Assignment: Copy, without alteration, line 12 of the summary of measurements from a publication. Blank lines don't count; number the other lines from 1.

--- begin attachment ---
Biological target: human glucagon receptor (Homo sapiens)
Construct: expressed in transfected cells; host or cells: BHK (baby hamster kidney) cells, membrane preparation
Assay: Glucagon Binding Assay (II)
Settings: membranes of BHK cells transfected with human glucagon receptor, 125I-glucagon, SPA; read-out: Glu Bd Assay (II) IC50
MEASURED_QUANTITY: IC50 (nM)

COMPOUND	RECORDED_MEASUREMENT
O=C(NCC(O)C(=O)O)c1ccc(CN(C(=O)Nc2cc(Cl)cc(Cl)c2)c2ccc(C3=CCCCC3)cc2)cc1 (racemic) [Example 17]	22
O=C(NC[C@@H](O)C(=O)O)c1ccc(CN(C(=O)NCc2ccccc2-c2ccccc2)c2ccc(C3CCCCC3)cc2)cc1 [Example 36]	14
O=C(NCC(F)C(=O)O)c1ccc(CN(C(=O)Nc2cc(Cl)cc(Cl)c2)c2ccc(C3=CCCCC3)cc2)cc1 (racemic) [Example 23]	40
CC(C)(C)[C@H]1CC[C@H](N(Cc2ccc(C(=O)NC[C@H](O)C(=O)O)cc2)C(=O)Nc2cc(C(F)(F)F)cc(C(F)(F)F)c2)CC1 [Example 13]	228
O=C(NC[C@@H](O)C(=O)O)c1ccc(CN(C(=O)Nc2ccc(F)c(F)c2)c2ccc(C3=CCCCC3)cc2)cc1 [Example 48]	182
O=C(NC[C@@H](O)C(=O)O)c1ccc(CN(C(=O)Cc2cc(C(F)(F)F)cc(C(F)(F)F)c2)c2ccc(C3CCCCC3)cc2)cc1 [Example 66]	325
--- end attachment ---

O=C(NC[C@@H](O)C(=O)O)c1ccc(CN(C(=O)Cc2cc(C(F)(F)F)cc(C(F)(F)F)c2)c2ccc(C3CCCCC3)cc2)cc1 [Example 66]	325